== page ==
August Wi-Fi Smart Lock (4th-gen)(opens in new tab)
August's 4th-generation smart lock, the August Wi-Fi Smart Lock, eliminates the bulk from previous generations and builds Wi-Fi support right into the lock.
August Wi-Fi Smart Lock (4th-gen)
Built-in Wi-Fi is just the beginning
August Smart Lock Pro (3rd-gen)(opens in new tab)
The 3rd-generation August Smart Lock Pro requires an external August Connect bridge to connect to your home's Wi-Fi network, and it's quite a bit larger than the August Wi-Fi Smart Lock. On the bright side, it's got twice the battery life.
August Smart Lock Pro (3rd-gen)
Still great for pros
The August Wi-Fi Smart Lock is August's 4th-generation smart lock, and it shows. Everything is a pretty substantial upgrade, including built-in Wi-Fi, a significantly smaller design, and even better grip. Since the size has been significantly reduced, August also had to reduce the number of batteries inside, resulting in worse battery life than its predecessor. Regardless of this downside, though, it's a no-brainer to choose the August Wi-Fi Smart Lock over the 3rd-generation August Smart Lock Pro if you're in the market for a smart lock.
All the essentials built-in: August Wi-Fi Smart Lock (4th-gen)
Here's what's impressive about the August Wi-Fi Smart Lock: It's not only physically 45% smaller than the 3rd-generation August Smart Lock Pro, but it also packs a Wi-Fi chip right inside. That's a stark contrast to all other generations of August Smart Locks, which require a separate Wi-Fi Bridge to be plugged into a wall outlet somewhere in your home. Building the Wi-Fi chip in eliminates the need for this extra $80 component (especially if you accidentally misplace it).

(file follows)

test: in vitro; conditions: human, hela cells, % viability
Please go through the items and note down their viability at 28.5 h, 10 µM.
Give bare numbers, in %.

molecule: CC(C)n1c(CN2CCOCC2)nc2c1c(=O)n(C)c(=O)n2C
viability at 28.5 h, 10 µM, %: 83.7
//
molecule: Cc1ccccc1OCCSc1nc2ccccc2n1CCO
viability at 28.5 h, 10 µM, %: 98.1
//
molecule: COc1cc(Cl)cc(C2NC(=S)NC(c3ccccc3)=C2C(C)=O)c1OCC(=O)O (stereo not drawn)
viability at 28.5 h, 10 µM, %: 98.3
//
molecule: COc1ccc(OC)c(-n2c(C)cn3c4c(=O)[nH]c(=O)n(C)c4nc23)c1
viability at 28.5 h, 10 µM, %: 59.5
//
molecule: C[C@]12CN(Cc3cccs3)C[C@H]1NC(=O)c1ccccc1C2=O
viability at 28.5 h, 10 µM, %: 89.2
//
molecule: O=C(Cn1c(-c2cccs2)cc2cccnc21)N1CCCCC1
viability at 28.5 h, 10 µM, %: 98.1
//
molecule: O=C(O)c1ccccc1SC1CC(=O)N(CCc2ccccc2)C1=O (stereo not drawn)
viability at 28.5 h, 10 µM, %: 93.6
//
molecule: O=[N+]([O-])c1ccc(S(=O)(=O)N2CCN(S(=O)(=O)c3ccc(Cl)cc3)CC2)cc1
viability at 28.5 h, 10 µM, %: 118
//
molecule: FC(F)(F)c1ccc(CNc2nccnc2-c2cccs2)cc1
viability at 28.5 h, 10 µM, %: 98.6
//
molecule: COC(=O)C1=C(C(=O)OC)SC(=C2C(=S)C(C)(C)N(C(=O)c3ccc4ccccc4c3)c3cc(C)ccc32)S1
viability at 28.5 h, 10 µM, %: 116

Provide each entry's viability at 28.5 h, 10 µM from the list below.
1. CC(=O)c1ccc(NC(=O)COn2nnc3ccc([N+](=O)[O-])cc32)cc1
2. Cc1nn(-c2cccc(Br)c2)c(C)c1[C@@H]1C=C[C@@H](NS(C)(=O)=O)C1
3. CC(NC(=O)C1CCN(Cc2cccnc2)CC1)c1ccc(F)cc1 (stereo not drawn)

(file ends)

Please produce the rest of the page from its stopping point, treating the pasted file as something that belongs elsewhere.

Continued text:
August launched the 4th-generation August Wi-Fi Smart Lock at a lower price than the existing 3rd-generation one, but prices have come down a bit since then. The 4th-generation August Wi-Fi Smart Lock can now be found for around $200 — that's $50 lower than the price it launched at — but the 3rd-generation August Smart Lock Pro is even easier to find for a lower price. That eliminates one of the positive points the 4th-gen product had when it launched but, on the bright side, it is still priced lower than when it came out.
|Header Cell - Column 0||August Wi-Fi Smart Lock (4th-gen)||August Smart Lock Pro (3rd-gen)|
|Power||2x CR123 batteries||4x AA batteries|
|Wi-Fi||Built-in, 2.4Ghz only||Requires external bridge|
|Auto-lock||Yes, via geofencing on app||Yes, via geofencing on app|
|Door open detection||Yes||Yes|
|Virtual assistant support||Google Assistant, Amazon Alexa, Siri||Google Assistant, Amazon Alexa, Siri|
Right in two: August Wi-Fi Smart Lock vs. August Smart Lock Pro
Aside from no longer requiring two separate components to operate the smart lock, August has also significantly shaved quite a bit of bulk off the housing on the August Wi-Fi Smart Lock. As a 4th-generation product, August was able to utilize newer, smaller Wi-Fi chipsets to reduce the size of the smart lock by 45% when compared to the 3rd-generation August Smart Lock. It's also 20% thinner, which, ultimately, means a much smaller hunk of metal will be adorning the inside of your front door.
While smaller could sometimes mean more difficult to use, August redesigned the trademark look of the August Smark Lock Pro's exterior to help give it a bit more grip. Instead of a mesh pattern surrounding the dial, you'll now find a series of ridges that better facilitate gripping with a hand — especially when it's cold or you're wearing gloves.
While a significantly smaller package and the presence of a Wi-Fi chip inside are incredible upgrades, not everything is perfect with the August Wi-Fi Smart Lock. The real exception here is the battery life on the August Wi-Fi Smart Lock, which August had to trade-off given the nearly 50% smaller build. There's simply not enough room left inside to house four AA batteries like the 3rd-generation August Smart Lock Pro sports.